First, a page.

Your feedback is important to us!
We invite all our readers to share with us their views and comments about this article.
Disclaimer: Comments submitted by third parties on this site are the sole responsibility of the individual(s) whose content is submitted. The Daily Star accepts no responsibility for the content of comment(s), including, without limitation, any error, omission or inaccuracy therein. Please note that your email address will NOT appear on the site.
Alert: If you are facing problems with posting comments, please note that you must verify your email with Disqus prior to posting a comment. follow this link to make sure your account meets the requirements. (http://bit.ly/vDisqus)
Last month, with the world's attention fixed on the crisis in Crimea and the search for Malaysian Airlines Flight 370, the latest round of negotiations between Iran and the P5+1 (the United States, China, France, Russia and the United Kingdom, plus Germany) passed quietly in Vienna.Even with discussions set to continue, the talks' outcome remains far from certain – and world leaders cannot afford to become distracted.This is especially true for Europe, whose unified approach to Iran has been invaluable up to this point. But now, at the plan's halfway point, there has been little concrete progress, with last month's negotiations producing no headway on two key issues being discussed: the acceptable level for uranium enrichment in Iran and the future of the heavy-water reactor at Arak. A decade ago, Europe disappointed Iran by withdrawing from negotiations, under pressure from the U.S. – a move that some have suggested aided former Iranian President Mahmoud Ahmadinejad's rise to power.Indeed, on Iran, Europe's unified approach has enabled it to have a greater impact than on any other significant foreign-policy issue.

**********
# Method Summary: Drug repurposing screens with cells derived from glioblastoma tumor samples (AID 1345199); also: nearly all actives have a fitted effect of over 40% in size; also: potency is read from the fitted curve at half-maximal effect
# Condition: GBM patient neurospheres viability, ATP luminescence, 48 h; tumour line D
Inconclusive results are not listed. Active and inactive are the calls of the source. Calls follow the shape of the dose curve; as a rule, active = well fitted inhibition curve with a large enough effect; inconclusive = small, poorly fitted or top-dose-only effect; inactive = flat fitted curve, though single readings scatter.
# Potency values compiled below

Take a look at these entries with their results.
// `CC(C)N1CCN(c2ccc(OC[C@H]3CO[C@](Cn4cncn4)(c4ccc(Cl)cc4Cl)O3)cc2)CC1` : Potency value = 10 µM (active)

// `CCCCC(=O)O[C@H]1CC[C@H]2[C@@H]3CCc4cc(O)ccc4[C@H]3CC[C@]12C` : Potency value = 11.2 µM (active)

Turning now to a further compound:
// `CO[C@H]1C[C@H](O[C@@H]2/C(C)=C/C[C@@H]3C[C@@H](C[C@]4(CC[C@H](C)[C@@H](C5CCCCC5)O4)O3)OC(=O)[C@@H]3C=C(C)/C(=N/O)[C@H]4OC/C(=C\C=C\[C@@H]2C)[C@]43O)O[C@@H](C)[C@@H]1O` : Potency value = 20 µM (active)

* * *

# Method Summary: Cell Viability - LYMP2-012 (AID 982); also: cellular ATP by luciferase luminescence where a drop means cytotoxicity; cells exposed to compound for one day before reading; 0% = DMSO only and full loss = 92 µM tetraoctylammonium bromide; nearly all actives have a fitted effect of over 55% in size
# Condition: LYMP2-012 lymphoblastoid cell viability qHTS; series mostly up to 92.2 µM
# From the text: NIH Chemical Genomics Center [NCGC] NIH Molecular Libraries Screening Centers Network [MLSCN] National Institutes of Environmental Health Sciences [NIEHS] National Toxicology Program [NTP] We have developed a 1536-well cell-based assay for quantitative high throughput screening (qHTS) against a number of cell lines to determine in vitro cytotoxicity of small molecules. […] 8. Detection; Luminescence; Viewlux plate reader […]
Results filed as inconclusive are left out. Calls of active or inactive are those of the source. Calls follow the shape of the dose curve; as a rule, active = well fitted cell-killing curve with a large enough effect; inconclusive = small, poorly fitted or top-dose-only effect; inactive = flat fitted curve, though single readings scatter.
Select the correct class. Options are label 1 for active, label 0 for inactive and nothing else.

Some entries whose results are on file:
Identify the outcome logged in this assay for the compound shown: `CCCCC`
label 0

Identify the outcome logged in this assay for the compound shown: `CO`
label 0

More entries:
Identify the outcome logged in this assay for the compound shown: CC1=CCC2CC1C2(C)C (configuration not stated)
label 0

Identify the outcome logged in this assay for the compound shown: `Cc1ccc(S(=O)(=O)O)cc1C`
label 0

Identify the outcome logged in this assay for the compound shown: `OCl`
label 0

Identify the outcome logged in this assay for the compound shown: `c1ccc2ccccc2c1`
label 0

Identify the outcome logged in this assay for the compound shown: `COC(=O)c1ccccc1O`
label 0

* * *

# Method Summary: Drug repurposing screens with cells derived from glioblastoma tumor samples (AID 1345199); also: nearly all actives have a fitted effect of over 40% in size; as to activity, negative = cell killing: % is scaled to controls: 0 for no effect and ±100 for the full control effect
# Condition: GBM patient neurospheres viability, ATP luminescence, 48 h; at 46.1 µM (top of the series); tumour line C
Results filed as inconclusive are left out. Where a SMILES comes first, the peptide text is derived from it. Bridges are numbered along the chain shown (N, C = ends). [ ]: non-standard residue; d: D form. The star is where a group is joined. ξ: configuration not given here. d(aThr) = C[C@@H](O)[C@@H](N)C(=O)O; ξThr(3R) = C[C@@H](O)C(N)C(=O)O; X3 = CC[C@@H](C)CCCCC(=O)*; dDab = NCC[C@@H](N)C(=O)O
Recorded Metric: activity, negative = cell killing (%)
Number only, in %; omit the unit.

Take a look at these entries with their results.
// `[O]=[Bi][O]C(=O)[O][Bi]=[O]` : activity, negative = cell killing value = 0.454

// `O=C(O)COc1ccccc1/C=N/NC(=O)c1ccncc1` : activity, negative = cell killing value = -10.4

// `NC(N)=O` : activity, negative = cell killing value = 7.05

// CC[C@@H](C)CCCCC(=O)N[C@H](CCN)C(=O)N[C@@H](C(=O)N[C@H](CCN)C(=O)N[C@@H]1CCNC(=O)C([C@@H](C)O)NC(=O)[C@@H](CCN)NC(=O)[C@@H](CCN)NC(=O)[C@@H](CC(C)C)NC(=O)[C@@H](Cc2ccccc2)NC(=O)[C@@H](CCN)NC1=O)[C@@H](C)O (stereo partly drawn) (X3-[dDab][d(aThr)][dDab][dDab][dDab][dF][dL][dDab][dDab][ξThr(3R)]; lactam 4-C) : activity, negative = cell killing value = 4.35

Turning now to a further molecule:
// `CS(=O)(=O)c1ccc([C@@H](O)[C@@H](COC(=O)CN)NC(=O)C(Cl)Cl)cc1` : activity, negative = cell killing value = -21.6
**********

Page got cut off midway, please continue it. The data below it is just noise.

The guardian of the liberal world order in a turbulent political sea
Valuing cooperation: Britain’s European ties that bind
Finding a solution to build a future for Western Sahara
FOLLOW THIS ARTICLE